(Charles Thomas Close), 1940–, American painter, b. Monroe, Wash., grad. Univ. of Washington (B.A., 1962), Yale Univ. (B.F.A., 1963; M.F.A., 1964). After studying in Vienna (1964–65), he moved (1968) to New York City. Since then Close has specialized in huge, coolly expressionless single portraits of his artist friends, himself, or his family, executed from his own photographs in painstaking detail on a grid of small squares. His first works were painted in black and white; he introduced color in the 1970s and 80s. In 1988, Close suffered a collapsed spinal artery, which left him almost completely paralyzed. A brace device on his partially mobile hand, a sophisticated wheelchair, and other aids allowed him to paint again, and in the 1990s his work became freer and more lively. Within the armature of his grids, each tilelike square is filled with swirling, warmly multicolored designs in various forms–X's, O's, concentric rings of ameboid shapes, and others–in closeup resembling tiny abstract paintings, but at a distance coalescing into monumentally frontal portrait heads. From the 1970s to the present, Close has also created a variety of multiple images in such media as mezzotint, aquatint, linoleum cut, woodcut, screen print, paper pulp, and daguerreotype.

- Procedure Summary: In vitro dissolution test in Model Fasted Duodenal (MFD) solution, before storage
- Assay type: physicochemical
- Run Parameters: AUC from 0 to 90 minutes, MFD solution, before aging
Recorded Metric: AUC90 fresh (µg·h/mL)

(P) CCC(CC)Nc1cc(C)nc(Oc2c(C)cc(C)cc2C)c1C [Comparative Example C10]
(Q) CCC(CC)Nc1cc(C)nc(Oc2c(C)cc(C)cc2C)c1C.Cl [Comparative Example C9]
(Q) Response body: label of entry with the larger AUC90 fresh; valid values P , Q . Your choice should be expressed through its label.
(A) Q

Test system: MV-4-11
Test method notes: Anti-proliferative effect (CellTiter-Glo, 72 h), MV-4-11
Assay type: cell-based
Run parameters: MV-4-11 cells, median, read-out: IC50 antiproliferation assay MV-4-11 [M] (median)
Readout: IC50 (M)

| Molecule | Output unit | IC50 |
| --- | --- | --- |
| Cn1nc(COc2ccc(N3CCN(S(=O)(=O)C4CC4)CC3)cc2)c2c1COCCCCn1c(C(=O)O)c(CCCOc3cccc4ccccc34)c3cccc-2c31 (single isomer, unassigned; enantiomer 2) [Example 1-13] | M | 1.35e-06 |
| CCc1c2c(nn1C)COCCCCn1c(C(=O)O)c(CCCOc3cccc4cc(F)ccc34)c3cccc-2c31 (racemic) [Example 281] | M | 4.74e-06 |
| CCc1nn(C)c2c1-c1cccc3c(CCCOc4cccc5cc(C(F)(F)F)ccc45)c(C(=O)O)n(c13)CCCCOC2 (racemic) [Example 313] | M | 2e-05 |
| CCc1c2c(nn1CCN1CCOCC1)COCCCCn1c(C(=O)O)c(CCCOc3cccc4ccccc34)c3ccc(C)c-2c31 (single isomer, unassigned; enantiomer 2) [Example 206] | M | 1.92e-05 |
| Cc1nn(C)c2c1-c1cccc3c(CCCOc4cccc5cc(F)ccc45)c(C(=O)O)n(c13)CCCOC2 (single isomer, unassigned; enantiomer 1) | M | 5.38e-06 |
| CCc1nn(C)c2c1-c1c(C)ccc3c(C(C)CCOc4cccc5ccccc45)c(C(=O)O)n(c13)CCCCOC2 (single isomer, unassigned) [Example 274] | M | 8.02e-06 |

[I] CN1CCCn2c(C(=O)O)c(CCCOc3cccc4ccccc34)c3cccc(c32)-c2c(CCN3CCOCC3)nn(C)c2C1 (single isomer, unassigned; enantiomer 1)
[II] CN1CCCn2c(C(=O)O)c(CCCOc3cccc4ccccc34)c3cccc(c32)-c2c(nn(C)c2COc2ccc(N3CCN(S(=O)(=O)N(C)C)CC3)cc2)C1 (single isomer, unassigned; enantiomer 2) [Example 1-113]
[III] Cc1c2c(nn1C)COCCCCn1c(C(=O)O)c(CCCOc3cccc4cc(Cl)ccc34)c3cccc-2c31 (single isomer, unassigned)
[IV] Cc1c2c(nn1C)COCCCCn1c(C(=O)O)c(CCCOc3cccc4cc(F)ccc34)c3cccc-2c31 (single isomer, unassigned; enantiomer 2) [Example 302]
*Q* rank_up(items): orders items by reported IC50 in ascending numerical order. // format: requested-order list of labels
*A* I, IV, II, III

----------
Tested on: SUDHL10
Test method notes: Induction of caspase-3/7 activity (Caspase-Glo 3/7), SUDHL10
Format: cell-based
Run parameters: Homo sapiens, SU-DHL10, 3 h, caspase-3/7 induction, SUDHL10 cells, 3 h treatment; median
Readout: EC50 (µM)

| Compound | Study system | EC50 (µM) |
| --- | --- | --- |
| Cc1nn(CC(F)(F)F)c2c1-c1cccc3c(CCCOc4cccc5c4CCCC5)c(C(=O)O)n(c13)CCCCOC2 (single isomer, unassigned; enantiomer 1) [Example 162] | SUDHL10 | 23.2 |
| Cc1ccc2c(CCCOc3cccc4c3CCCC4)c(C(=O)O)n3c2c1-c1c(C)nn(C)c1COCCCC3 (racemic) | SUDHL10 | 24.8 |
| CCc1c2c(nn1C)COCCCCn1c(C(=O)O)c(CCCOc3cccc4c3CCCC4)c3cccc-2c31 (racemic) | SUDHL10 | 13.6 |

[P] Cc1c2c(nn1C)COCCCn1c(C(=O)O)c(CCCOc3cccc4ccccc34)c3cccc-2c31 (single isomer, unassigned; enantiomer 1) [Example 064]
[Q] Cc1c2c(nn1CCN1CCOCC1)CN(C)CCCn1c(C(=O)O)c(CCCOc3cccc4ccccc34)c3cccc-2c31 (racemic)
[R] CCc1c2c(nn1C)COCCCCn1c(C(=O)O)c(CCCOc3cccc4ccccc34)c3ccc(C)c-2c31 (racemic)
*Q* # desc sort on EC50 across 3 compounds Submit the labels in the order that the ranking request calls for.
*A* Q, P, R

See The Portraits Speak: Chuck Close in Conversation with 27 of His Subjects (1998); J. Guare, Chuck Close: Life and Work, 1988–1995 (1996); studies by C. Westerbeck (1989), R. Storr et al. (1998, repr. 2002), and T. Sultan (2003); M. Cajori, dir., Portrait in Progress (documentary film, 1997).
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